65 percent of smartphone owners are interested in an emergency app, which would alert them in a crisis or disaster, and provide verified, rumor free information
Only 65%? I wonder what the rest wanted? This is clearly a new and necessary role for public service broadcasters. I see a renewed need for organisations like the EBU (aka Eurovision) to provide links between trustworthy newsrooms and maybe have direct access into their various apps to provide and share exactly this kind of infomation.
Everything gets hacked
It’s fascinating that people have caught onto the probability that consumer electronics security is an if not when event. I know many professionals who haven’t worked that one out. Although again, the thing they rate as least likely, wearables, I rate the opposite.
I wonder if people are actually rating the effect a hack might have on them and seeing wearables as immaterial. Either way, they are wrong.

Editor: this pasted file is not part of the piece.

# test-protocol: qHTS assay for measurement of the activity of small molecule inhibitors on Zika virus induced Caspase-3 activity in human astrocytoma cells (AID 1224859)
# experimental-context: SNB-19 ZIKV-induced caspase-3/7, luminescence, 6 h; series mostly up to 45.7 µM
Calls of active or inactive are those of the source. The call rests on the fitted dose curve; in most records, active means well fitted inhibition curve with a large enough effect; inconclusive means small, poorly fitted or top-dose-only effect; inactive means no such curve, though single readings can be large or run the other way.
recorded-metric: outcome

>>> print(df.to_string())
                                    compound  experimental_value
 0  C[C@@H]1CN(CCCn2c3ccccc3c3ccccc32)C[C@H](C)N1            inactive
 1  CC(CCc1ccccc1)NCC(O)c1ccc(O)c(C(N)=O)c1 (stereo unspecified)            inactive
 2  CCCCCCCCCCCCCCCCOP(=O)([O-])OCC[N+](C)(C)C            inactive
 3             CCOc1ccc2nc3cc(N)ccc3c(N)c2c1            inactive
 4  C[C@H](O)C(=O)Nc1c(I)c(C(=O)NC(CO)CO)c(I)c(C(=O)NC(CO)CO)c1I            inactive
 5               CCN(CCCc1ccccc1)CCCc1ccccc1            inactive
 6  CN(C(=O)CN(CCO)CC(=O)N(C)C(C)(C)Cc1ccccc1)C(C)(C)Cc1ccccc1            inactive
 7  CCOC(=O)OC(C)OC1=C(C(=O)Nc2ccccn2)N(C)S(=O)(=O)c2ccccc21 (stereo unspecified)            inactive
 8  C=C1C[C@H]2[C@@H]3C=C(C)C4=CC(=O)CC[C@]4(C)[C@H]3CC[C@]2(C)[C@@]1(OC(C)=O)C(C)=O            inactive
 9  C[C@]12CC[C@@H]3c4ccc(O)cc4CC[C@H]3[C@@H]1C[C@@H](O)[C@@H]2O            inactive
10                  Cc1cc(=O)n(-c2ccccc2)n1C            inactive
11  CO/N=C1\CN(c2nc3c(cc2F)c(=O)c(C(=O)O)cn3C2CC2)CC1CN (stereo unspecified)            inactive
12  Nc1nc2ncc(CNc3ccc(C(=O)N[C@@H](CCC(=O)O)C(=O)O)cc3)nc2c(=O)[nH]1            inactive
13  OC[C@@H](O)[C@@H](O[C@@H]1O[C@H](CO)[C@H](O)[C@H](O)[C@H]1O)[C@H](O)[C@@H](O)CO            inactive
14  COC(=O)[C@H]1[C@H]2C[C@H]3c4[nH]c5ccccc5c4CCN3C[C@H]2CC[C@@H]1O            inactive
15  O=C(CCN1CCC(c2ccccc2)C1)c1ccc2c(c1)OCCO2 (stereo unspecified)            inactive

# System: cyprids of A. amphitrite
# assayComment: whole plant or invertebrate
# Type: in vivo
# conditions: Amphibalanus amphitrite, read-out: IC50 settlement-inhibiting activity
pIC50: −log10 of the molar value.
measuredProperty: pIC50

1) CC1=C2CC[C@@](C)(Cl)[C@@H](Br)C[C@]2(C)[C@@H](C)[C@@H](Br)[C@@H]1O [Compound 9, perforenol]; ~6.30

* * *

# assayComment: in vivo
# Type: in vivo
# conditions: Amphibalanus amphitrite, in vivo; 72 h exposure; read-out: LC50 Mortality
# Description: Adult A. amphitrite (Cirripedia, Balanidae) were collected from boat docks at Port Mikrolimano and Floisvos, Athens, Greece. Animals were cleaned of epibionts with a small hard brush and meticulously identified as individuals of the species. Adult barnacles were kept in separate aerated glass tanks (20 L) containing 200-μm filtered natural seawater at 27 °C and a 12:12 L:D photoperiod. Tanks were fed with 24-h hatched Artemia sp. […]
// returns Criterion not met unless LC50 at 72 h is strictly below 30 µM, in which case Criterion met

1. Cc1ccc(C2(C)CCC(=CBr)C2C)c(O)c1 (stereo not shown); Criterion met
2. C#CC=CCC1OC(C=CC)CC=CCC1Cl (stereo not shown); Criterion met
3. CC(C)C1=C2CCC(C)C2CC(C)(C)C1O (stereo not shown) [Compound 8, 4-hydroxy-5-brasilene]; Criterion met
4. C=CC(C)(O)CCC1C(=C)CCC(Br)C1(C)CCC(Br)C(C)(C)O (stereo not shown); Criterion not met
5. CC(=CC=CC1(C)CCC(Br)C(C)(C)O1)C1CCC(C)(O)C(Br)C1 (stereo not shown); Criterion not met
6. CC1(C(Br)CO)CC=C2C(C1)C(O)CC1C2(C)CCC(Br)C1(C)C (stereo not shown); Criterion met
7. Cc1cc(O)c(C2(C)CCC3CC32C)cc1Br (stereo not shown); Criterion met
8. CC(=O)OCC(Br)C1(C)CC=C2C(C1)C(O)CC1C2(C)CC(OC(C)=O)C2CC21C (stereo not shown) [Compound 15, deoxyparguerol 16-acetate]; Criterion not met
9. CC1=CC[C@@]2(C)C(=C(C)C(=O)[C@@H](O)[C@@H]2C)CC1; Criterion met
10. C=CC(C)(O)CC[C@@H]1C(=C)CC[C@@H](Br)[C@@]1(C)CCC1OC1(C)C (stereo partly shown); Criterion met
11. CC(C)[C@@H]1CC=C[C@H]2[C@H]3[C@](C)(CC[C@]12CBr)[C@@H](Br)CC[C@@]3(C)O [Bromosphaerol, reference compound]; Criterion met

One statistic stands out to me: 43 percent think we will be required to identify ourselves whenever we use the internet within the next 3 years. The creeping surveillance state propaganda appears to be working.
In summarising, the report (like many) quotes William Gibson: the future is already here. Though it suggests that future is much more evenly distributed this time round. I am not so sure.
The things that still matter, are still the things which require the most effort, or the most money, or both: A breakthrough medicine for HIV, replacements for the ticking timebomb of antibiotics, a reusable rocket, the self driving car or what we end up doing with our rubbish.